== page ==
reached a market valuation of $1.2 trillion—or more than 4 times that of boring old Toyota
the world’s biggest manufacturer of…er…cars.
Toyota began 2022 valued at less than 10 times the previous year’s earnings. Tesla? Oh, 400 times.
So there is no great mystery why Tesla has lost about three quarters of its value since then, while Toyota is down just over 20% (And still looks pretty cheap, actually, on around 10 times last year’s earnings.)
Or why the most popular U.S. “growth” stock index, the Nasdaq Composite
lost a third of your money in 2022. Boring big-company value stocks, like those tracked by Vanguard Value
: Down 5%.
And the indexes don’t tell the whole story. When I look through the list of U.S. mutual-fund managers who actually made money for their clients last year, “value” managers dominate the list. Those who hunted for bargain stocks found the best opportunities.
White shoe Boston money managers in 2020 launched a special hedge fund (for the rich and institutions) which bought the “cheap” stocks and sold short—bet against—the expensive ones. Returns last year? Up 20% (through the end of November).
I’d mention bitcoin and “NFTs,” but as far as I can tell any price for them is too much. NFTs are completely worthless. And I am still waiting for someone—anyone—to give me an actual reason why we need these digital coins, let alone why a year ago they were “valued” collectively at $3 trillion.
Sorry, crypto fans. To quote the famous poker player Herbert Yardley, I wouldn’t bet on this stuff with counterfeit money.
Personally, I’ve always seen the appeal of buying cheap “value” stocks in the hope that they will become more expensive (or just pay out big dividends). I’ve never really been able to get my head around the idea of buying wildly expensive “growth” stocks in the hope that they will become even more wildly expensive. There is plenty of data to argue that over the long-term buying low has usually been a better strategy than buying high. But to each their own. People who bought high made a lot of money from 2017 to 2021.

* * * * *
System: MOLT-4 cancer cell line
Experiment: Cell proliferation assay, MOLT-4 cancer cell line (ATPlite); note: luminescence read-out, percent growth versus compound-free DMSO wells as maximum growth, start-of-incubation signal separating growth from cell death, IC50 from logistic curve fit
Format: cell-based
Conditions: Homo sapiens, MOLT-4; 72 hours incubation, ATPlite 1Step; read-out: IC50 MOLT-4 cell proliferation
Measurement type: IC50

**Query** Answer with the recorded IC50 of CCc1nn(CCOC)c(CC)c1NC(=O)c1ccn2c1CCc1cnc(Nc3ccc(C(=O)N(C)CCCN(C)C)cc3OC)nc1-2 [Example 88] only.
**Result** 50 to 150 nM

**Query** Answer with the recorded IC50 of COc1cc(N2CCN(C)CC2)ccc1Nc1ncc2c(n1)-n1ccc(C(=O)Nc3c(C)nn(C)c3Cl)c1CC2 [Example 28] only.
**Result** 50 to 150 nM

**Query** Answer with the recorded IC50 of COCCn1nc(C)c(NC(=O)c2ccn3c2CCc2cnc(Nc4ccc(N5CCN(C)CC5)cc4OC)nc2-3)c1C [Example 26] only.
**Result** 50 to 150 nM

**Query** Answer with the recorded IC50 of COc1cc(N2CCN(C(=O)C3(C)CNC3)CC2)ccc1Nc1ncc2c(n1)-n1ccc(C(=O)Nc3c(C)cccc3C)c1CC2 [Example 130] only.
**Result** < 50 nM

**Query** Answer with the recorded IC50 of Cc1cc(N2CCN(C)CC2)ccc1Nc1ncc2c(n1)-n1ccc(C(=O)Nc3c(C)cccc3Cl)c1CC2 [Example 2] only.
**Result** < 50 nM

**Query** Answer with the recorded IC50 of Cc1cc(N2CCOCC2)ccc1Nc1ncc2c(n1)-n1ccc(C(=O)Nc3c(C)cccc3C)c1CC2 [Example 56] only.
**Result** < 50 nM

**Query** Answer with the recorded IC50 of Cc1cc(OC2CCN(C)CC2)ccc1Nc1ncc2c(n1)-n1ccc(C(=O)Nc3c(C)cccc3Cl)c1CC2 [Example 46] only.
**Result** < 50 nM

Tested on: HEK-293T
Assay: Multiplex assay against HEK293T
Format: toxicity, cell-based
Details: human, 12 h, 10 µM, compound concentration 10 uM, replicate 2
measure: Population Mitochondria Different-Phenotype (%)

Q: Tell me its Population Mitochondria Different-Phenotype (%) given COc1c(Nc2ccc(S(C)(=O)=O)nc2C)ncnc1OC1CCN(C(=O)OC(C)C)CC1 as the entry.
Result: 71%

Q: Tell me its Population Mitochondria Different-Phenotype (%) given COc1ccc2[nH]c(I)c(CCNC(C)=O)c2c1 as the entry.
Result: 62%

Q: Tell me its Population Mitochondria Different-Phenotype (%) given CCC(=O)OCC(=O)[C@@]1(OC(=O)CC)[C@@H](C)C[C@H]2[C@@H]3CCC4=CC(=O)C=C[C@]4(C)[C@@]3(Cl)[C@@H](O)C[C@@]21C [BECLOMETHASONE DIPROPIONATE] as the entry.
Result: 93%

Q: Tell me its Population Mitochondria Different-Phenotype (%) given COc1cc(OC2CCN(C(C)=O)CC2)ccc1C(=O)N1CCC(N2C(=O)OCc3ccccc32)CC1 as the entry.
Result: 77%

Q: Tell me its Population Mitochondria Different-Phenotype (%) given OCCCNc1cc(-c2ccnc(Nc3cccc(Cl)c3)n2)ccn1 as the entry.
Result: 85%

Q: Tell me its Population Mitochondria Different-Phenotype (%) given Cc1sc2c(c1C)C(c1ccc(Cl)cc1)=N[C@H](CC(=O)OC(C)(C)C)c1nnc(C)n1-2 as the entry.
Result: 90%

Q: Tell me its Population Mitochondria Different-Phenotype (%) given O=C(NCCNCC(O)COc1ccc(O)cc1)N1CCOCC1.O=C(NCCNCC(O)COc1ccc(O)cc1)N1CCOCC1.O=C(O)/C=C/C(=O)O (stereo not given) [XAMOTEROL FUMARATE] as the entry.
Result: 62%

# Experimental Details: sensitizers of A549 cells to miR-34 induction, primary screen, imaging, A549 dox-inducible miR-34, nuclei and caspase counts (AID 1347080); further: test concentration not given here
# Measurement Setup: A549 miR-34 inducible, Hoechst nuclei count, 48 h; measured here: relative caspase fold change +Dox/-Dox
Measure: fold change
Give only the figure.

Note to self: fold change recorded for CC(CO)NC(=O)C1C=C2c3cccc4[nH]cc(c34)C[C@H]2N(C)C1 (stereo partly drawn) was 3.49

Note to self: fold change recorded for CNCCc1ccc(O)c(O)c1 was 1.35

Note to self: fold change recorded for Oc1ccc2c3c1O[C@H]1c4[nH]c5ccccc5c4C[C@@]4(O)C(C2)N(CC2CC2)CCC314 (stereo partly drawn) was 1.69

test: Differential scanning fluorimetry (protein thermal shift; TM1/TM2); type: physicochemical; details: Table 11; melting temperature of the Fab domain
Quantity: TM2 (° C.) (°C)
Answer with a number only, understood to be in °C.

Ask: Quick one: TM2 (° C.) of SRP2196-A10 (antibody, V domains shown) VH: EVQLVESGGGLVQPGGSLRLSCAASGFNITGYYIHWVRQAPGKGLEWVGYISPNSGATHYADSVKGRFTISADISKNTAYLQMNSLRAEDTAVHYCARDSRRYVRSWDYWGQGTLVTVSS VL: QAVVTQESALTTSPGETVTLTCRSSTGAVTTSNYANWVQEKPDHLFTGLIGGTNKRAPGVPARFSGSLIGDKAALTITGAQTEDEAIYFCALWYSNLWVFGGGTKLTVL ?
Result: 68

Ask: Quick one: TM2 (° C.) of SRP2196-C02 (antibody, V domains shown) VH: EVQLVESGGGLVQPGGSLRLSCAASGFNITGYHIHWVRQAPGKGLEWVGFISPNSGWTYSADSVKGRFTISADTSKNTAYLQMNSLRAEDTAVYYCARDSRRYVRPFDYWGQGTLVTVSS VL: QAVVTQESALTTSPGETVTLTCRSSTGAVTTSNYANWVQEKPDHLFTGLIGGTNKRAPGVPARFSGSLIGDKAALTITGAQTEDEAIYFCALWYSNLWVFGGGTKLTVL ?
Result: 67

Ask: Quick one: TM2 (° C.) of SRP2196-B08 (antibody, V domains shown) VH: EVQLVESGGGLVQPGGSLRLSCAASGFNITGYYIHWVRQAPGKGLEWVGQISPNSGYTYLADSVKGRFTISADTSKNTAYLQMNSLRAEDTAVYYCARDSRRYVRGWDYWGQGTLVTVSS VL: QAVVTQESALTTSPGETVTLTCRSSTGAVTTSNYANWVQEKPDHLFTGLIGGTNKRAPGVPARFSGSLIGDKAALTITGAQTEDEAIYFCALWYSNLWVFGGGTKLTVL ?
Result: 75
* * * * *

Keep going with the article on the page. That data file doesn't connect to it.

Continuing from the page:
What does this mean for 2023? Casey Stengel made the only worthwhile comment on predictions: Never make them, especially about the future.
But it’s still possible, at the very least, to see which assets appear cheap and which don’t. The U.S. stock market, for example, trades at 17 times forecast earnings: The figures for Tokyo
are 12, 11 and 10 respectively. Poland
is 8 times, and to my naïve eye I would imagine they are going to get a lot of economic love from the West in the next few years. Good for the stock market, no?
The U.S. stock market, as measured by a long-term measure known as Tobin’s q, is twice its historic average valuation. Meanwhile, I notice the real yields on TIPS have been creeping back up lately. The bonds that mature in 2045 now offer a guaranteed return of 1.75% a year above inflation for the next 22 years.
All of these assets may get even cheaper in the months ahead. Nobody knows. But it’s hard to argue they are expensive now. They are certainly better value than they were a year ago.